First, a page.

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One Country.
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June 17, 2009
Looking Out

A soldier peers from a tower with a gun handy to see who—or what might be arriving at Camp Nathan Smith on June 10, named after Canada’s first casualty in Afghanistan. The Canadian Forces Base is south west of Wainwright on June 10 as the military gets ready for another wave of trained Canadian soldiers to be sent overseas this year. The training area borders the north boundary of the M.D. of Provost and there are still some hopes by the Department of National Defence to expand the training centre southward into this M.D. by acquiring up to 29 sections of land. Story on the Afghan training in this week's paper and video at provostnews.ca ©Provost News Photo.

More Canadians Train for Battle, Re-Building in Afghanistan
Canadian Armed Forces recently completed training at the Camp Wainwright base as they prepare to send another wave of soldiers for a tour in Afghanistan later this year.

Exercise Maple Guardian wrapped up at Canadian Forces Base Wainwright which saw more than just soldiers participating.

To ensure Afghanistan can be a self-sustaining country once Canadian troops have pulled out, Afghans need to be educated on what to do once the Canadians have left—which is scheduled for sometime in 2011—which means more civilians were in the mix this time around.

It’s all about preparing for action in Kandahar Province —be it on the battlefield with guns, or through dialogue with Afghans.

The training near Wainwright is considered by personnel at the base to be second to none, in addition to exposing the soldiers to situations they can expect to see once they reach Kandahar Province, Afghanistan. Practicing with the same equipment as used in battle is not unusual for the military, but including civilians and actors in the training gave this particular exercise a new face.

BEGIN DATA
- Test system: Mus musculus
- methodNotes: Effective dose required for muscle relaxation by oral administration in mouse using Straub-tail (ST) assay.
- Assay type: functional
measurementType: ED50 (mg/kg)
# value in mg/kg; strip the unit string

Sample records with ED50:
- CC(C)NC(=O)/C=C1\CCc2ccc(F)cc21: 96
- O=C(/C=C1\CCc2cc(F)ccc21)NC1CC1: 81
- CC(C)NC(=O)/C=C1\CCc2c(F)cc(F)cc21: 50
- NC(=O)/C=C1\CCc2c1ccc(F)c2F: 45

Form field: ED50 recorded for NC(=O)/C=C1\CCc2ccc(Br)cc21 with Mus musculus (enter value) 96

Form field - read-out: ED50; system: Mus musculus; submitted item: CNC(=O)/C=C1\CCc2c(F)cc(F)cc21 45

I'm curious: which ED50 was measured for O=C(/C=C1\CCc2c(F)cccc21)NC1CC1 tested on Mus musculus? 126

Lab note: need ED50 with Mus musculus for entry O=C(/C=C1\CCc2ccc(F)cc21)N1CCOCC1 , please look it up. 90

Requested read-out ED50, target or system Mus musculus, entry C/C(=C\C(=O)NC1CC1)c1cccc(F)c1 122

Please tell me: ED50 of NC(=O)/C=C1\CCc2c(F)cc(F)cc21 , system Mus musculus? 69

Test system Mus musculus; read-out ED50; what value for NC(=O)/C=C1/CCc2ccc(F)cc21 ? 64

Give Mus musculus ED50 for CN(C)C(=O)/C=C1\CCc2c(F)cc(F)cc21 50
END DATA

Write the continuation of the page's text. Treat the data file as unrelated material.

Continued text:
Camp Nathan Smith at CFB Wainwright is an imitation of the real base (by the same name in Afghanistan). It’s named after the first Canadian soldier who died in Afghanistan and that’s where the nearly 400 civilians practice interacting with Afghans.

Jess Dutton, political director of the provincial reconstruction team at Camp Nathan Smith says “You can’t differentiate between the civilian and military activity in Afghanistan. After the success of this exercise, I’d be surprised if we didn’t involve civilians again.”

Complete story and photos in June 17 edition of The Provost News.
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‘Brutal’ Drought Hits Farmers, Ranchers
Lack of rain across the land has prompted M.D. 52 councillors to proclaim a state of drought.

Administrator Tyler Lawrason told The Provost News that the unanimous declaration was made by council on June 11 at a special emergency meeting.

Full story in June 17 edition of The Provost News.
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PPS Team Wins Marg McCuaig-Boyd Trophy and 1A Girls’
Volleyball Sportsmanship Banner

Full story and photos in June 17 edition of The Provost News.
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Street Spokesman
This week we ask : "What Will Your Main Concern be When You Are Sent to Afghanistan?"
. . . and we heard answers from Master Corporal John Rocheleau, Private Tyler Mitchell, Master Seaman Felix Gelinas, Capt. Dr. Jamie Thibodeau and Capt. Jason Quilliam. Check out the June 17 edition of The Provost News for their answers.
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This, along with many other stories and pictures can be found in this week's edition of The Provost News.
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